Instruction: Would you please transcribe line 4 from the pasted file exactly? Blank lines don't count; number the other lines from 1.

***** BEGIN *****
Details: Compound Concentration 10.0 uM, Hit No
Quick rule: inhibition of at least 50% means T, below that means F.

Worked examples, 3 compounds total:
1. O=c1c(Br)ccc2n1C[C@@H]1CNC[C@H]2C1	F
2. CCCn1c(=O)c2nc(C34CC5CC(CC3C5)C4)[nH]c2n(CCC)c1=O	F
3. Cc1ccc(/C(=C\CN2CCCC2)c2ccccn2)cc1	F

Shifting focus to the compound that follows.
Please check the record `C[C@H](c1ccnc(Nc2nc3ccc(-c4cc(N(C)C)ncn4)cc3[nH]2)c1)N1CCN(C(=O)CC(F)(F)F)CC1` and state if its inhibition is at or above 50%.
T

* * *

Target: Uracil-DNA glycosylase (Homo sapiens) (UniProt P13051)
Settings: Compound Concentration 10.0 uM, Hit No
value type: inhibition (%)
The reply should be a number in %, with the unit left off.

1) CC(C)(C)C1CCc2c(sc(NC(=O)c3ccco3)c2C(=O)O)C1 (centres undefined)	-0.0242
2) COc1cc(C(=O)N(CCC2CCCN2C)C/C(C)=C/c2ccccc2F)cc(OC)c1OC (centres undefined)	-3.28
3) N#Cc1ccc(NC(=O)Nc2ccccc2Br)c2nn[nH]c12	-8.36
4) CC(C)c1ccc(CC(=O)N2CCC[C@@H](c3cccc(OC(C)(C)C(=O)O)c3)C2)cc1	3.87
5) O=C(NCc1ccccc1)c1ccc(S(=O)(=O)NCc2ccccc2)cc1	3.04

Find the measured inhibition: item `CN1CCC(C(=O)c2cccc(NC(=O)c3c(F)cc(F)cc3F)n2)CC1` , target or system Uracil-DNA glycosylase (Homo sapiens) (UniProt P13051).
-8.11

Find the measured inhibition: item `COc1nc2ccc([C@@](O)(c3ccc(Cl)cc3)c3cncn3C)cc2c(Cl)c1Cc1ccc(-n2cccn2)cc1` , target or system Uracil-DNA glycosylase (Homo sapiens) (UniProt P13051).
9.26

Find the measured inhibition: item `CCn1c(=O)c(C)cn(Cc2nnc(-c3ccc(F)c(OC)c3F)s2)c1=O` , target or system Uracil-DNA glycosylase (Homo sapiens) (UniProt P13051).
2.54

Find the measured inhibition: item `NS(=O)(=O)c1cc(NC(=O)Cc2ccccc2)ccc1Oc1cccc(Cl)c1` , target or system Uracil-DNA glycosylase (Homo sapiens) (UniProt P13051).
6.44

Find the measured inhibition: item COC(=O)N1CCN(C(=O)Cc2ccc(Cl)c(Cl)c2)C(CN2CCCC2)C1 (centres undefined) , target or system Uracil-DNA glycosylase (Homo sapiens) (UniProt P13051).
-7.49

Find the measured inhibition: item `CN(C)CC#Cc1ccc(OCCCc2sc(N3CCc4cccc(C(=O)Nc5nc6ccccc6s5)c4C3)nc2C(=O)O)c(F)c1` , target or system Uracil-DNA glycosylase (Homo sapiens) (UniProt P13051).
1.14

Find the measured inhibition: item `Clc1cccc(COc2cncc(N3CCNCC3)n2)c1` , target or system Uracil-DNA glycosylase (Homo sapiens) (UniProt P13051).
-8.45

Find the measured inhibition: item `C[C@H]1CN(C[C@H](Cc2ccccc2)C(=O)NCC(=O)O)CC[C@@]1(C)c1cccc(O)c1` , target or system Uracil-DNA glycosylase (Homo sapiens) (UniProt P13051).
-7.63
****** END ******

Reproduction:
1. O=c1c(Br)ccc2n1C[C@@H]1CNC[C@H]2C1	F